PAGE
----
Court: Trump will stay on Minnesota ballot

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Voters will see Republican Donald Trump's name on Minnesota ballots after the state Supreme Court dismissed a Democratic Party legal challenge Monday.

The Supreme Court said that the challenge came too late after the discovery of a Republican technical infraction that could have forced their nominee off the ballot. The case was filed on Thursday by Minnesota DFL Party Chairman Ken Martin and decided only a few days later, a  speedy consideration that was deemed essential because at least one million ballots with Trump's name on them had already been printed.

Chief Justice Lorie Gildea wrote for the court that the start of early voting next week makes a sudden upheaval even more problematic.

"Under these circumstances, we cannot agree with Martin that a 2-week delay was reasonable or that the prejudice that would result from that delay going forward is minimal," she wrote for the five justices who took part in the case, two short of a full panel. "We therefore conclude the petition must be dismissed."

Martin's attorneys had argued in a brief Friday that they needed about two weeks after candidate filing ended to do legal research and fact-finding.

The case centered around the selection of 10 electors and 10 alternates who could be called upon to vote for Trump if he wins Minnesota's popular vote in November. The law says they are to be chosen at the state party convention, but the alternates were picked later after Republicans realize their oversight.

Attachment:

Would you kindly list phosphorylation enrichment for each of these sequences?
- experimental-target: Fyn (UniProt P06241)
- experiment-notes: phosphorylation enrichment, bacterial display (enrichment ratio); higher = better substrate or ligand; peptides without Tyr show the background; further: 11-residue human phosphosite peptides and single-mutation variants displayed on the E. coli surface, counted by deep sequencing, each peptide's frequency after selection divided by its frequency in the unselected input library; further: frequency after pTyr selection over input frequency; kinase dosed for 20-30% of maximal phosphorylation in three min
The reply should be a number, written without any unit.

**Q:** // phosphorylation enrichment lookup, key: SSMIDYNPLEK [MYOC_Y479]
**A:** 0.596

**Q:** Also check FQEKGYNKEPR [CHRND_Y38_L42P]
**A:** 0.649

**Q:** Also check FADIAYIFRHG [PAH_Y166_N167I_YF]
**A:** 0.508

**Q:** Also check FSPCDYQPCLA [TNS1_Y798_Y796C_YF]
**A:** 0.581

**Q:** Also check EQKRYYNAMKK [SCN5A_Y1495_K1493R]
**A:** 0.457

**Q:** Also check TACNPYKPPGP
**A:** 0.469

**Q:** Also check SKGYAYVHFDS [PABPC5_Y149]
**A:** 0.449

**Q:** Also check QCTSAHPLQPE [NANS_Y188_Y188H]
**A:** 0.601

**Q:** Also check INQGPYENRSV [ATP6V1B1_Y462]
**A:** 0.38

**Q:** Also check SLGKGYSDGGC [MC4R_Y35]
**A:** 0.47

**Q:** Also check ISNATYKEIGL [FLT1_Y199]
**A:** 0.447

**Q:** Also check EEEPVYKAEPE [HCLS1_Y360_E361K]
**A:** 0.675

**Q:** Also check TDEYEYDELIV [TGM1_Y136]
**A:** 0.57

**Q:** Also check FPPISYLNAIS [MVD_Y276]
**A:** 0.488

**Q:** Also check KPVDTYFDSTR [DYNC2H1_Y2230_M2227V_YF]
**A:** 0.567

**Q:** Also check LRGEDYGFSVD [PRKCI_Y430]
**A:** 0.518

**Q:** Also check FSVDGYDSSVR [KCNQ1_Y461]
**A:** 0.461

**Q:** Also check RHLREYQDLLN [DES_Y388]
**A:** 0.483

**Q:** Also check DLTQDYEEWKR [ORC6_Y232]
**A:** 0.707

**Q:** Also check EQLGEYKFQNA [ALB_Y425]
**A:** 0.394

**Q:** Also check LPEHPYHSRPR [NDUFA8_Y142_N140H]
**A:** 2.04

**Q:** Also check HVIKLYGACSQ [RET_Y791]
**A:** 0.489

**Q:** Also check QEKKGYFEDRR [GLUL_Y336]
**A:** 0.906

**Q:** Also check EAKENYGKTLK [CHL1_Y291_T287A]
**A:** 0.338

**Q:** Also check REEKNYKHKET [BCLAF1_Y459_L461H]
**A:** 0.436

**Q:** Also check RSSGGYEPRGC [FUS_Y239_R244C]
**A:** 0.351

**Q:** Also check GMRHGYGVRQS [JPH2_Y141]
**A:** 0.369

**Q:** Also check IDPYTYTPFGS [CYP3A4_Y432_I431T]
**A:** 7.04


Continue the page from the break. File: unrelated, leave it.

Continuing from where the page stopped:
With the ruling, ballot printing can proceed with voters getting nine options in the presidential races besides Trump and his main opponent, Democratic nominee Hillary Clinton.

In a statement, Martin said he was disappointed by the legal result.

"This lawsuit was about the rule of law.  Although the Republican Party and its standard bearer, Donald Trump, frequently talk about the rule of law, they consistently apply a double standard-- making clear that everyone else should follow the rules but not them," Martin said.

A phone message with the Minnesota campaign director for Trump  wasn't immediately returned. The state GOP was assembling a statement and this post will be updated as soon as we hear from them.

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